I’d heard a lot about Winchester Bar & Grill — in particular, about the burgers at Winchester — long before I ever set foot in the dive bar dining room a few weeks back.
I kind of love it when rumors turn out to be true.
Winchester made me feel like I was in some gem of a small town, far-flung dive bar, but with really good food. And, as a person who has spent a fair amount of time eating mediocre food in small town, far-flung dive bars, finding one this good in Omaha is, I think, pretty notable.
All you small town dive bar lovers out there, take note.
Those burgers everyone mentioned seem to be the house specialty. There’s ten different varieties on the menu, plus a make-your-own option and an Impossible burger, for those meat-free folks.
We sampled three: the Rustler, the Patty Melt and the Dakota Territory. Each featured what might be the best part of a Winchester burger: a 6-ounce patty perfectly smashed and charred, with lacy edges that read almost crisp, ample amounts of salt and pepper and a perfectly pink center. For a burger lover like me, this is heaven.
Winchester offers no shortage of bun styles, toppings, sauces and other condiments for its burgers. The Rustler, for example, comes topped with cheese, bacon, onion rings and Sweet Baby Ray’s barbecue sauce on a brioche bun. The Dakota Territory comes on a garlic-toasted onion bun with both Swiss and American cheeses, bacon, tomato, house made wow sauce, remoulade, lettuce, pickle and onion.
Toppings seemed fresh across the board. My friend who ordered the Rodeo burger found the sweet barbecue sauce a bit overwhelming, and my husband thought the flavors of both the secret wow sauce and the remoulade blended together on the Dakota burger, making one indistinguishable from the other.
The sides of fried delights like onion rings, sweet potato fries, curly fries and cheese curds, which we sampled another night, all seemed from a freezer package versus being homemade, , but I can assure you we polished them off regardless.
Otherwise, complaints are few.
About that wow sauce: I asked our server one night what might be in it, and she came back to report it’s a secret recipe with several ingredients the kitchen won’t reveal. I suggest ordering a side of it specifically for fry dipping. It’s not the average mayo-and-ketchup “fry sauce” you see at many places, and has a mysterious but tasty hint of sweetness I couldn’t quite pinpoint
I have always liked a patty melt — that sort of just greasy enough diner specialty — and here, Winchester nails it.
One of those lace-edged smash patties sits below a heap of caramelized onion and melted Swiss; Thousand island dressing tops all that and the whole mess gets smashed between two pieces of just-greasy, crispy toasted marble rye. Perfection.
Inside, Winchester has that typical small-town bar look and feel: televisions playing sports, a pool table, Christmas lights, lit Budweiser signs, daily specials scrawled across a chalkboard, a long bar with refrigerators full of domestic beer. The business does a brisk trade on the evenings when locals arrive to play sand volleyball on the adjacent set of outdoor courts or to sing karaoke on the stage in one corner of the dining room.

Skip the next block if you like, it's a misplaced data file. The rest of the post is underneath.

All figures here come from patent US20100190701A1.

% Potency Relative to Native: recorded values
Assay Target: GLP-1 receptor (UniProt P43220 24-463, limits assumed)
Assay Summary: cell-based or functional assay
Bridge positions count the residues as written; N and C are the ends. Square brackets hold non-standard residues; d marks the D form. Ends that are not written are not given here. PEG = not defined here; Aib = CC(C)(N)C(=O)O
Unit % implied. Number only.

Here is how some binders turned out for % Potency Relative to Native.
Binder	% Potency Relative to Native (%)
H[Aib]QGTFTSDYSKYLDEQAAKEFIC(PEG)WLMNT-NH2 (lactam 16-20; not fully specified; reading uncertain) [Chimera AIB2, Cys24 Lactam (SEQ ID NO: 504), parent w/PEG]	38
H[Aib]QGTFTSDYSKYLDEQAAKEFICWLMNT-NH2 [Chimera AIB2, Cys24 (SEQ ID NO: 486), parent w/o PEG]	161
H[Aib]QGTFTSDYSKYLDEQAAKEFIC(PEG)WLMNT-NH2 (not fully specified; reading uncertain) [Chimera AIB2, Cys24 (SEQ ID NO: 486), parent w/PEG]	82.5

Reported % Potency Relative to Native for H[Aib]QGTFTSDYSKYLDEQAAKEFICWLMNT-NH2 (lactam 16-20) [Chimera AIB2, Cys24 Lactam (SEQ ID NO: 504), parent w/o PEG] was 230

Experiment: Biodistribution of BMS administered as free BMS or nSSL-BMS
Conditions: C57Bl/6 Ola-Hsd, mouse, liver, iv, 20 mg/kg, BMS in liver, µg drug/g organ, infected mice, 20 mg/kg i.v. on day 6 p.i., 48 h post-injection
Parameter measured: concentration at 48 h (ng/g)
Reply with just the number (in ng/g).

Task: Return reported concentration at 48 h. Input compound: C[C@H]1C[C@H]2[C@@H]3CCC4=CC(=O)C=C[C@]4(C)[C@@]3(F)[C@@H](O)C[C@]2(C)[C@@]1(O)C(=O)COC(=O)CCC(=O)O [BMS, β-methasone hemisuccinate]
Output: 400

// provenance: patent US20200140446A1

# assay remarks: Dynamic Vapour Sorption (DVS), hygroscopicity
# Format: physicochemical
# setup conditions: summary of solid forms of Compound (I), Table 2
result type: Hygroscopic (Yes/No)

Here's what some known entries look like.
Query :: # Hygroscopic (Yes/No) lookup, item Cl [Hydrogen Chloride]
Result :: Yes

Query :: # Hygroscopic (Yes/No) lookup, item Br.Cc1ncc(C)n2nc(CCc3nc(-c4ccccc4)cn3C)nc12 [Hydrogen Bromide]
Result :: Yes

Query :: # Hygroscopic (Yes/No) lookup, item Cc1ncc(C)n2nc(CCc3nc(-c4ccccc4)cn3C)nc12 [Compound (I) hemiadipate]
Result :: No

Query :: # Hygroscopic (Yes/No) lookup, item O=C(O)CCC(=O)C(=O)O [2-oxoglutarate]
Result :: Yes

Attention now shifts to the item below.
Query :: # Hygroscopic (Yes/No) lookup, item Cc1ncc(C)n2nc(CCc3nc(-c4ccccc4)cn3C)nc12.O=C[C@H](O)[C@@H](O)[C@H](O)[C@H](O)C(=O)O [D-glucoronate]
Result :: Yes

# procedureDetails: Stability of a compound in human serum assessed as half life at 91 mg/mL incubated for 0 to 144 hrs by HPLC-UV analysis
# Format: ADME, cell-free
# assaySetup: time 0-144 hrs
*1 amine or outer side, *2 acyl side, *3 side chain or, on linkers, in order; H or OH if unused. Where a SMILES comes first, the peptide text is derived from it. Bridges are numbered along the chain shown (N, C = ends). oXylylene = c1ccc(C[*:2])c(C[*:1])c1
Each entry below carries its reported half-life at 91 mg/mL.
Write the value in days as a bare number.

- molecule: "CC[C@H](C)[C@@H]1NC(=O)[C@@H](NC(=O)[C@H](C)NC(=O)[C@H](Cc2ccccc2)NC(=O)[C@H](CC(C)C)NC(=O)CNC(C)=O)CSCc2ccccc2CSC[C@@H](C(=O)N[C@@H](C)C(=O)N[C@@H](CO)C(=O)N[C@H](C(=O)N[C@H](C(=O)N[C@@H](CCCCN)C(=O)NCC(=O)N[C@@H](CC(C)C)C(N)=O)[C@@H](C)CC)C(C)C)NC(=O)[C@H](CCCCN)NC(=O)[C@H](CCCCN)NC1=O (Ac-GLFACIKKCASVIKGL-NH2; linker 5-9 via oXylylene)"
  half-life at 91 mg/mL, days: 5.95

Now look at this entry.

It’s worth noting that the kitchen pumps out a regular lineup of homemade comfort food that’s reasonably priced and, if their social media is any indication, looks just like what mom used to make. The lineup includes hot beef and gravy over mashed potatoes, meatloaf, chicken parmesan, spaghetti and meatballs and Friday night chicken fried steak.
On Tuesdays and Saturdays, one of those cheeseburgers with a side of fries clocks in at just $6.99. These days, that’s a price that not even a fast food drive-thru can beat.
There’s more than burgers and home cooking on the menu at Winchester. We also tried their Tommy wings, which arrived coated in Parmesan, butter, garlic and herbs and grew on our trio the more we ate them. Super crispy and garlicky, with tender meat inside, the finish of cheese is unusual in this context, which is generally so focused on sauce.
Whenever I see a Reuben on a menu, I try it. I’d call Winchester’s version Reuben-adjacent versus a classic. Hand pulled beef comes topped with sauerkraut and Thousand island, but here the sandwich is served on a marbled rye instead of dark, and also includes shaved red cabbage and both American and Swiss cheeses. I’m rarely a purist, but the Reuben is one of the times I am. Winchester’s version, while good, is cheesier than most, and has a different texture because of the cabbage’s crunchier texture.
There’s also a version of an east coast chopped cheese sandwich, here called a “Winchester WIlly,” and served in both a small and large size. For us, the small was more than ample, particularly because this sandwich is super cheesy, super creamy and super rich. Ground beef comes chopped together with onion, mushroom and lots of cheese, then served on a toasted hoagie bun. I’m not sure what else I can say.
For me, Winchester lands solidly in the same category of some of my other favorite divey food spots, like Dinker’s, or Barrett’s. There’s some surprising home cooking and some creative moments, and, of course, a great burger.
The only thing I wish for? A small-town style munch basket featuring all those fried finger foods in one, delicious pile, with a side of that special Omaha wow sauce, of course.
Winchester Bar & Grill
M-Sat: 11AM – 2AM